Can I Protect My Lifetime Allowance?

Depending on your individual circumstances, it may be possible to protect your pension benefits that exceed the LTA.

In the 2016/17 financial year, the LTA dropped to £1million. At the start of the year, there were three protections you could apply to through HMRC. These protections were only available if your pension benefits exceeded the £1million LTA as of 5 April 2016.

You can still apply for the 2016 protection schemes if you meet the eligibility criteria.

Individual Lifetime Allowance Protection 2016

  • Individual protection 2016 protects your LTA to the lower of either the value of your pension(s) at 5 April 2016 or £1.25m
  • You can’t apply if you already have individual protection in 2014. This protected your lifetime allowance at £1.5m, rather than the £1.25m it fell to that year
  • The same is true if you have primary protection. This was the equivalent offered by HMRC in April 2006 to those with pensions exceeding the new LTA of £1.5m
  • You can continue contributing to your pension(s). However, you must pay tax on all money taken from your pension(s) that exceed your protected lifetime allowance.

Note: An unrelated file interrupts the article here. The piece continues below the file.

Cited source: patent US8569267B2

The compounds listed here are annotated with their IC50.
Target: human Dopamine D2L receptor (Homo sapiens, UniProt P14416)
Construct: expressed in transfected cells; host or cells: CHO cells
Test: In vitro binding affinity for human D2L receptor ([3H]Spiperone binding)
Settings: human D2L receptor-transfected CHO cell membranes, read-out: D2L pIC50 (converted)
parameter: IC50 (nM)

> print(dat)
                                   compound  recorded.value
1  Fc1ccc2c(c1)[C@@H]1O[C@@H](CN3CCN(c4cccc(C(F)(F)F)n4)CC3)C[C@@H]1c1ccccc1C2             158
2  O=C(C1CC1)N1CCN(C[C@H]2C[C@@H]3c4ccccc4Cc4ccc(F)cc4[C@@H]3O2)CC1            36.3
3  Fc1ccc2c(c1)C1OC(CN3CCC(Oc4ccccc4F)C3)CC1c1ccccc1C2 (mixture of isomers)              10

Fixed Lifetime Allowance Protection 2016

  • Fixes your lifetime allowance at £1.25m
  • You cannot continue building your pension except in limited circumstances or you’ll lose the protection. In this instance, you will pay tax on any pension(s) above the standard lifetime allowance
  • You can only apply if you or your employer haven’t added to your pension(s) since 5 April 2016 and you opted out of any workplace schemes by 5 April 2016
  • You can apply if you already have individual protection 2014. The fixed protection 2016 will be dormant until you lose previous protection
  • You can’t apply if you have primary or fixed protection from previous years, such as 2014.

Individual Protection 2014

  • To be eligible, you must have already applied before 5th April 2017
  • Individual protection 2014 protects your lifetime allowance to the lower of either the value of your pension(s) at 5 April 2014 or £1.5m
  • You can continue contributing to your pension(s). However, you must pay tax on all money taken from your pension(s) that exceed your protected lifetime allowance
  • You can still apply if you already have fixed protection 2014 or fixed protection 2016. If you have fixed protection 2016, it will become dormant and individual protection 2014 will apply
  • For all other protections, individual protection 2014 will stay dormant until you lose or give up your previous protection
  • You can’t apply if you have primary protection

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A good financial plan can help you make informed decisions that you can trust for years to come. This allows you to build a more prosperous future.